White House Chief of Staff Reince Priebus said in an interview Sunday with The Washington Post that the President and his advisers remain “strong” in their commitment to secure funding for border security and a wall.
House Minority Leader Nancy Pelosi, D., Calif., countered Sunday on NBC’s “Meet the Press”. “Building a wall is not answer. Not here or any place.”
However, the timing to settle this fight is incredibly tight—there are only three days when both chambers will be in session. Negotiators worked throughout the break, but thus far a deal has not been stuck.
The wall, which experts say would cost $21.6 billion and take 31/2 years to construct, has emerged as a crucial sticking point for the White House, with the President insisting privately and publicly that progress toward funding and eventual construction must be showcased this week.
“Congress is right to be nervous, but that’s Trump’s style to be aggressive, ambitious, right out of ‘The Art of the Deal’ said William J. Bennett, a conservative commentator and close friend of House Speaker Paul Ryan, R-Wis., “Everybody seems to be getting used to that and how Trump doesn’t want the half loaf but the whole loaf.”
In a tweet Sunday, Trump asserted that the border will stop drugs and gang activity. He added that he would continue to ask Mexico to pay for the project, another bold proclamation he made during the campaign. Meanwhile, he said, he will press Congress for funding “so we can get started early” on the “badly needed border wall.”
It remained unclear Sunday whether moderates within the GOP could persuade the White House to avoid a shutdown. Democrats have insisted that they will not vote for any spending bill that gives the White House money or flexibility to begin construction of a border barrier. They believe that the GOP will have to either abandon Trump’ demand or assume political responsibility if a shutdown occurs.
The President’s tweets did little to assuage concerns that While House Budget Director Mick Mulvaney suggested that Trump might not sign a spending bill that does not meet his demands. “Will he sign a government funding bill that does not include funding for the border wall? Chris Wallace, host of “Fox News Sunday” asked Mulvaney.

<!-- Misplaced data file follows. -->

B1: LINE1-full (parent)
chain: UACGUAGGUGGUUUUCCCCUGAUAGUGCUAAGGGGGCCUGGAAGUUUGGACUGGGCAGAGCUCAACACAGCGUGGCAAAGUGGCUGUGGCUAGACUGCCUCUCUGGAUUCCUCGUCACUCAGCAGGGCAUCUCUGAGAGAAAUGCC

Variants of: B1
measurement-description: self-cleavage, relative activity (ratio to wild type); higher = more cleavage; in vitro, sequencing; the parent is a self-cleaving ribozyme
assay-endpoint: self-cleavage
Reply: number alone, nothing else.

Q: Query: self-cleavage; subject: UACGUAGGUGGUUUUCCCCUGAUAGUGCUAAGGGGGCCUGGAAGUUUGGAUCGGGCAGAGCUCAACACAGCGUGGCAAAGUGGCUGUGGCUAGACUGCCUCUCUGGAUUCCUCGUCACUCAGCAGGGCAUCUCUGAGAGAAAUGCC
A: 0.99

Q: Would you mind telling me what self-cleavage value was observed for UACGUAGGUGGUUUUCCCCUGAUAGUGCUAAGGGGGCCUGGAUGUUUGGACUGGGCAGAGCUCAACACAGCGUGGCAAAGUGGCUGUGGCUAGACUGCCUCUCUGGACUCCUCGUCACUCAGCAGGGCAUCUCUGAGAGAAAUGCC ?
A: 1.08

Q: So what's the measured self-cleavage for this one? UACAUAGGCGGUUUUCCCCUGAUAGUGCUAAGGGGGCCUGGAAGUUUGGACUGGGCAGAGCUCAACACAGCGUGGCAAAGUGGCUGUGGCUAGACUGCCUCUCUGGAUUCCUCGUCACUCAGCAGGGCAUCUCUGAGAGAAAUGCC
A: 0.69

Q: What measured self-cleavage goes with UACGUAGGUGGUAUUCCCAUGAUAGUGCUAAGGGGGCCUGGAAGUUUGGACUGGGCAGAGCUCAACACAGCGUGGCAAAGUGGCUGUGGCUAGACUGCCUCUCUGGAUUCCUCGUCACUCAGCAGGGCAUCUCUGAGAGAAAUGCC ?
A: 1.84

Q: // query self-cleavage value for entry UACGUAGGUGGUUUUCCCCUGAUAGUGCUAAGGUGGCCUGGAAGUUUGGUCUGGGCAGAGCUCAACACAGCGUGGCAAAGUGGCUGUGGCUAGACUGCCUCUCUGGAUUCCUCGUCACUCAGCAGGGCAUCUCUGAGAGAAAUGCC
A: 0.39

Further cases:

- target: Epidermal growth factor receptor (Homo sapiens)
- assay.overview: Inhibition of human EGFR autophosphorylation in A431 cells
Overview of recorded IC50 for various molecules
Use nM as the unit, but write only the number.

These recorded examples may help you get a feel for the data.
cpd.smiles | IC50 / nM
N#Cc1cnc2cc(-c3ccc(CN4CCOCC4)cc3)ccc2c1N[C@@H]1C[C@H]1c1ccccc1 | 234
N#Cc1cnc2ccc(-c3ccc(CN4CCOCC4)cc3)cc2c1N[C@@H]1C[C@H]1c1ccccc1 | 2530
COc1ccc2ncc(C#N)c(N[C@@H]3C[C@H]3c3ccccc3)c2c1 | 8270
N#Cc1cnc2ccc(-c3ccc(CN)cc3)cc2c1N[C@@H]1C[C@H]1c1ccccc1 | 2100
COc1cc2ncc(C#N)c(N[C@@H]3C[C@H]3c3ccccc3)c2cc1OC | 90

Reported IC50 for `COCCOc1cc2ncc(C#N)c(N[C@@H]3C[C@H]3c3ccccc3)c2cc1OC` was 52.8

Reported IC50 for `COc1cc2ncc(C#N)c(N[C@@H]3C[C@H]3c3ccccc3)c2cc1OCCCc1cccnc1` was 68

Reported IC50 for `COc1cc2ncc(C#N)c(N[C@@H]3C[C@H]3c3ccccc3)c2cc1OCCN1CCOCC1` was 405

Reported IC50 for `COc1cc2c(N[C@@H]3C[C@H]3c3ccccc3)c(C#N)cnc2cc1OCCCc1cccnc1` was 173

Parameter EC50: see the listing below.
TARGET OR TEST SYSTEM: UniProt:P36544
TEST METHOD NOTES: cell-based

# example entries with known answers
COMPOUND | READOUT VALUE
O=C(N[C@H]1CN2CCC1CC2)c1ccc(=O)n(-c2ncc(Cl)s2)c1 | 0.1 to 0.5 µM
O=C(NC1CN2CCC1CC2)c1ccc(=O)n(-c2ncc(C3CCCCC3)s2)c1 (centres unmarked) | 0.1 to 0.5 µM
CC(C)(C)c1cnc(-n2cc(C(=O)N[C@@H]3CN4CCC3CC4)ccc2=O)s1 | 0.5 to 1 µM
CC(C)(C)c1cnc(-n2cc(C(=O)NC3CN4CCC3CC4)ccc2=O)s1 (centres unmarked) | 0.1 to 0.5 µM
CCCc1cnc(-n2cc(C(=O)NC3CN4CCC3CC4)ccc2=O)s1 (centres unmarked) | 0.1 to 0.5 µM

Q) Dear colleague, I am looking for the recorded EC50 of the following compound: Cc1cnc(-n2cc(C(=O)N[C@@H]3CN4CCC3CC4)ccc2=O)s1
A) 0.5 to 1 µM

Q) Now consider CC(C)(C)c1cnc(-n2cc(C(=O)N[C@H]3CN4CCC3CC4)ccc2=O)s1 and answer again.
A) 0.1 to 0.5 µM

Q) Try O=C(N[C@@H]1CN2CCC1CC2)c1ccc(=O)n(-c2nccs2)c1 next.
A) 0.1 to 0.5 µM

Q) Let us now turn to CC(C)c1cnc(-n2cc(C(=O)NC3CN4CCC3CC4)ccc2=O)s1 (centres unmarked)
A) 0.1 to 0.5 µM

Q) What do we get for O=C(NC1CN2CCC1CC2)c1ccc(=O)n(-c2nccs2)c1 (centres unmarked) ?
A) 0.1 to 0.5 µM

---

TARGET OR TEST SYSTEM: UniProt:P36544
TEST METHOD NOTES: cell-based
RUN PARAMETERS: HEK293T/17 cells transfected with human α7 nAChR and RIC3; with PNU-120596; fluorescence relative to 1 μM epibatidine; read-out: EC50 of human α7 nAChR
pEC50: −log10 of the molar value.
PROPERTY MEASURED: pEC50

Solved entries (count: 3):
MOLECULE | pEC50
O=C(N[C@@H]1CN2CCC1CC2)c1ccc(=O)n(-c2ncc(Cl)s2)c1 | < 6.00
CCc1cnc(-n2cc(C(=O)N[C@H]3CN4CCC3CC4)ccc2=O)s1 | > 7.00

“We don’t know yet,” Mulvaney responded.
Democrats believe that voters will blame Trump for a shutdown, particularly if congressional leaders omit wall funding from a spending deal. Democrats and GOP leaders appeared to be nearing a spending agreement last week before Trump ramped up his demands.
Aides had hailed the recent budget talks as one of the only active discussion in which Democrats and Republican maintained common ground. One clear area of agreement was not to include border funding in the stopgap budget. And, it was agreed that the wall itself should be debated separately, after the government is kept open.
Mulvaney’s hard line stance is also at odds with a White House faction convinced that a government shutdown would be cataclysmic for an administration already struggling to prove its ability to govern, according to GOP aides in the White House and Congress who spoke on the condition of anonymity.
So, we will see. It would seem to be important to the administration to work out a deal and avoid a shutdown, especially since its high priority spending can be provided later. Still, there is a lot of political capital involved here, and it is especially difficult to know how the administration will react. This is fight with high stakes for producers, and one that should be watched carefully as it proceeds, Washington Insider believes.